photo courtesy Hilton Hotel

Hackers Seek Your Hilton Rewards
| published November 7, 2014 |

By Thursday Review staff

International hackers are no longer interested in only your cash or your credit, or, for that matter, other personal information like social security numbers or cell phone data.

Law enforcement officials and Hilton spokespersons have acknowledged that earlier this year unknown hackers gained access to the Hilton’s HHonors program—a system which rewards points to frequent travelers and guests of Hilton properties worldwide—and systematically drained the points from tens of thousands of individual accounts, shifting their value into other accounts set up by the criminals.

The problem was first noticed last month when hundreds, then thousands, of Hilton customers and related travel agents began to notice unusually large movements of points from accounts. The crime was executed fairly directly: hackers broke into the database, but also immediately changed the primary and secondary email accounts; then, the hackers requested a change of password be sent to the newly created email accounts. Within minutes, hackers could then drain the account of as many Hilton points as they desired.

Hilton has offered little in the way of public comment, but law enforcement officials are seeking to trace the thieves’ digital trail to determine who—or what group—was responsible for the theft. Along with the Hilton points, other personal data may have been stolen as well, though sources close to the investigation believe that the primary target of the attack was simply the large value of the points. The points can be easily sold through black market channels at a discounted price.

Some computer analysts and security experts suggest that such attacks may become much more common, as individual thieves and organized crime continue to seek innovative and profitable ways to steal cash—or cash value—without immediate detection.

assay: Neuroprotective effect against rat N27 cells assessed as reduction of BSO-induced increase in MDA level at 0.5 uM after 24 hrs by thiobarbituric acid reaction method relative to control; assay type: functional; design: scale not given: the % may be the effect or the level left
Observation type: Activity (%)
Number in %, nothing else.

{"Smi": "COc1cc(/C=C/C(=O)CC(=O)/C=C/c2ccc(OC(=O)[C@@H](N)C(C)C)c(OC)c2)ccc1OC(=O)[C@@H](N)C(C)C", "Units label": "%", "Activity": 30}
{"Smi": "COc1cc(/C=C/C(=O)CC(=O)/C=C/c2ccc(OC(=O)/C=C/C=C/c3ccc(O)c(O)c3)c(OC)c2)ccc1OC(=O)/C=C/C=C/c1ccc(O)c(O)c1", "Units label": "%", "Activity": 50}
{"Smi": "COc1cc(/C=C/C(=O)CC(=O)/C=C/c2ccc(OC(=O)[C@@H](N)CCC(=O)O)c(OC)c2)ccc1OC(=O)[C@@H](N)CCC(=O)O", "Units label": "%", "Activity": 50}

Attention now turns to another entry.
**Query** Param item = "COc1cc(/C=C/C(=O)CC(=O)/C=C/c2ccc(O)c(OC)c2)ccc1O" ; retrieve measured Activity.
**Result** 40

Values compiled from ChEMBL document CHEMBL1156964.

Data breaches and security failures have become more commonplace and penetrative within the last 12 months. Retail giant Target has faced withering profit loss as a result of its massive data breach last fall, when hackers found a backdoor into Target’s credit card and debit card system. The thieves made off with the personal data and credit card information of some 70 million customers. Weeks later, the public learned of similar attacks on Michael’s and Nieman-Marcus. This year, hackers have stolen the credit card and debit card data from millions of Home Depot customers, and in August we learned that hackers may have launched an attack on millions of customer accounts at JP Morgan Chase, one of the largest banks in the U.S. Over the spring and summer, Chinese hackers may have been responsible for the theft of the medical and personal data of millions of patients of Community Health Systems, a huge company which owns or manages hospitals in the United States and Canada.

Computer and security analysts say that the Hilton program was vulnerable all along, and used a relatively weak system for resisting savvy attacks. Hilton’s system uses a weak password criteria and an easy-to-hack PIN process, and law enforcement officials suggest that the hackers saw an opportunity that was too tempting to resist.

Related Thursday Review articles:

Home Depot’s Data Breach: Worse Than We Thought; Thursday Review; September 23, 2014.

China’s Heartbleed Hospital Hack; Thursday Review staff; Thursday Review; August 21, 2014.

New Retail Cyber-Threat: Back-Off; Thursday Review staff; Thursday Review; August 2, 2014.